Abstract: According to Vietnam Internet Network Information Center (Ministry of Information of Communications), up to November of 2012, more than 1/3 population of Vietnam is using the Internet (35.58%) . Despite the fact that a majority of these people are of young age there have been just a few behavioral studies on the way young audience receive and react to the media. Recent development of the Internet in the world generally and in Vietnam particularly has created a number of new platforms for this audience to get information and to interact with each other on the cyber space. Thus, it is right time to put forward a question that is how are priorities of the media among Vietnamese young persons in terms of collecting information and getting recreation? Another question that should be brought about is how does young people interact with the media? This study employed two methods in investigating the enquiries. They were survey and focus group. Major findings included considerably high level of the Internet and television consumption and considerably low level of radio and newspapers consumption among investigated young audience. And both the survey and focus groups showed that the respondents had a habit of multitasking with different media simultaneously. By and large, high school students investigated had pretty high level of media exposure. Free full text http://tapchi.vnu.edu.vn/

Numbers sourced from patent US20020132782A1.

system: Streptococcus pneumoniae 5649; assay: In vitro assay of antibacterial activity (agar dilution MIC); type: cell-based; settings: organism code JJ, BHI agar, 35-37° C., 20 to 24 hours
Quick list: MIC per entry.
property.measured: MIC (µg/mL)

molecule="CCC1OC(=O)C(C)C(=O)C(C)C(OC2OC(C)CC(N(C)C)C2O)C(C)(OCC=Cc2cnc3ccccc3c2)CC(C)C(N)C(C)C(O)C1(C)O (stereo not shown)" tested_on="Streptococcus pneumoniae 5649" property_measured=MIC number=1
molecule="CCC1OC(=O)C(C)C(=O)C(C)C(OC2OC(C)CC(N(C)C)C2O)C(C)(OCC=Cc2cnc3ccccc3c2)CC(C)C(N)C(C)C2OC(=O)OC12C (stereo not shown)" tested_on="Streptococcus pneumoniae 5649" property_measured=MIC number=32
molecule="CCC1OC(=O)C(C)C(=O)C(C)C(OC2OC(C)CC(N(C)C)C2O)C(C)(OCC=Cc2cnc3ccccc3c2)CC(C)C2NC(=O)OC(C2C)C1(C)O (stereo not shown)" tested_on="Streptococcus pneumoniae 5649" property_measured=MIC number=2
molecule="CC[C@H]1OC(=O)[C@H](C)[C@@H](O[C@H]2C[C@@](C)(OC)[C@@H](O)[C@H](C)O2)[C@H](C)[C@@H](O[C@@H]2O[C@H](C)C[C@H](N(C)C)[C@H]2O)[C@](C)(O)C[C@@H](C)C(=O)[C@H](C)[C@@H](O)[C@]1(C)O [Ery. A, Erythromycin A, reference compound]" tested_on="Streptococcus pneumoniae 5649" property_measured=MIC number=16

The complexity of morality: Being a ‘good child’ in Vietnam?
Rachel Burr. Journal of Moral Education, 2014, pp. 1-13.